Natasha Leullier

We were able to speak with Natasha Leullier about her pieceEarthly Concernsin Issue Seven!

I think the most horrifying part about this piece is the loss of teeth. Of all the body parts that could have been chosen, why did you decide on teeth?  
The loss of my teeth is a recurring nightmare, something I have dreamt about almost once a week my entire life. I hear this is a common dream for many people, so I wanted to use that as the starting point for a short piece. It’s visceral and disturbing, but also simple and human.

Is there something you’d like the readers to take away from your story? Is there a message here?
There are so many apocalyptic books and movies out there where the characters reach this exalted state of mind: they are survivors and heroes, and life is beautiful. But you know what? In real life, the shit doesn’t end when the bad guys are defeated. People are damaged and hurt. They might have survived, but that doesn’t mean life is beautiful. That’s what I was going for here. My character survived, but in the end he can only care about his lost teeth; that’s his reality and immediate concern. It’s the opposite of an inspirational piece.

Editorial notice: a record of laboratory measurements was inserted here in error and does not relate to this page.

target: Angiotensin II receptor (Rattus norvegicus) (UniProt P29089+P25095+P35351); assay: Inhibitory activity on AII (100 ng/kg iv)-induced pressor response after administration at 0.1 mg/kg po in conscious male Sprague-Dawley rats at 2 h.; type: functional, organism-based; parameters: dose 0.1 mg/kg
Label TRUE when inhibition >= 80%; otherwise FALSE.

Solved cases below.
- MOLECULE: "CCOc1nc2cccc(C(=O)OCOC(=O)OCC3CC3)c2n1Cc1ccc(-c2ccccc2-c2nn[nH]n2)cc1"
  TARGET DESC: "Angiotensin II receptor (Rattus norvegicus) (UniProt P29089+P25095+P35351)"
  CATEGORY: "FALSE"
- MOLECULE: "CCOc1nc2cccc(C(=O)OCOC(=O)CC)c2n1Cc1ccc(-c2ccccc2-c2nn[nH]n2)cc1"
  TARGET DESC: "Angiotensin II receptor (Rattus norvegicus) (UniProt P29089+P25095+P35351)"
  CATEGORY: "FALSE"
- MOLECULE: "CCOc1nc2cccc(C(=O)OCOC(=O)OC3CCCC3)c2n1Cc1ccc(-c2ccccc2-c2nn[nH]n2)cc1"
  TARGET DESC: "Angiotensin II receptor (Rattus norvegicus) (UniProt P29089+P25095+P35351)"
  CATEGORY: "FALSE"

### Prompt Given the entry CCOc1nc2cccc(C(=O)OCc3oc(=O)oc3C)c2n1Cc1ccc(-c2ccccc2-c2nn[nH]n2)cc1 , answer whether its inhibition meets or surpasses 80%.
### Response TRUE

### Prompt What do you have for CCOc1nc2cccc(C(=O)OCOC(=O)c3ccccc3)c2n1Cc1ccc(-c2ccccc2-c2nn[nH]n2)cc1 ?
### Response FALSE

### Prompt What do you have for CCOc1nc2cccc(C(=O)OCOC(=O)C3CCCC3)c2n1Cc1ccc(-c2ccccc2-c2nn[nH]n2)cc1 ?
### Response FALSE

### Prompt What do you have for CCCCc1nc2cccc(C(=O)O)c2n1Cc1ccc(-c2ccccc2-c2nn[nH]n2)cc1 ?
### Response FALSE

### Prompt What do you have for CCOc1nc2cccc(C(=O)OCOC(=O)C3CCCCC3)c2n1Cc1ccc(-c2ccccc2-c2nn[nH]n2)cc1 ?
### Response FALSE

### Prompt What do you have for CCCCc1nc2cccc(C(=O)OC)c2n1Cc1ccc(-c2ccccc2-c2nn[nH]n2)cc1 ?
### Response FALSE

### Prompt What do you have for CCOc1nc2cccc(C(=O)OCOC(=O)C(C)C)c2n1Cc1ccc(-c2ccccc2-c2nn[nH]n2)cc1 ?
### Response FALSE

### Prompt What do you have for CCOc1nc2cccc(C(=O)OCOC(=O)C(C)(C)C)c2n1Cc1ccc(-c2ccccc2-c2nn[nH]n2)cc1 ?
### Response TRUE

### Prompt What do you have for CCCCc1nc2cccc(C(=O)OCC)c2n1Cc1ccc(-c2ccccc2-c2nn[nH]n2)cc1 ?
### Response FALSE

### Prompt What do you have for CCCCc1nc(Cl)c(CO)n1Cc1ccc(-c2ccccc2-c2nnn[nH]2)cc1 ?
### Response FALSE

What do you find to be the hardest about consolidating and writing stories as flash fiction?
Because every word in flash fiction has to count for something, writing and editing becomes a sort of mindboggling puzzle. If you were to pick any word or sentence and ask me about it, I can tell you exactly why I chose to write it that way. Nothing is random, and that requires hard work.

I thought that the imagery in this story was what really pulled you in. What was it like surrounding yourself, mentally, with these images and details while writing this piece?  
I tend to become my characters as I write. This guy is kind of a jerk, but he’s lonely and beaten down. The events unfolding are momentous and his body has received a shock. I tried to visualize all the events that had brought him to that moment, and how he would describe them as he tries to distract/console himself from the fact that he has no teeth.

Do you have any previously published pieces you’re particularly proud of?
I’m strongly inspired by American Gothic writing. I think my story “Laundry Day” makes good use of that style. Keep an eye out for the thematic word play:

I recently tried my hand at writing erotic fiction. The result is poetic and beautiful (can I say that about my own piece?), and very tasteful. It reads a bit like a fairytale:

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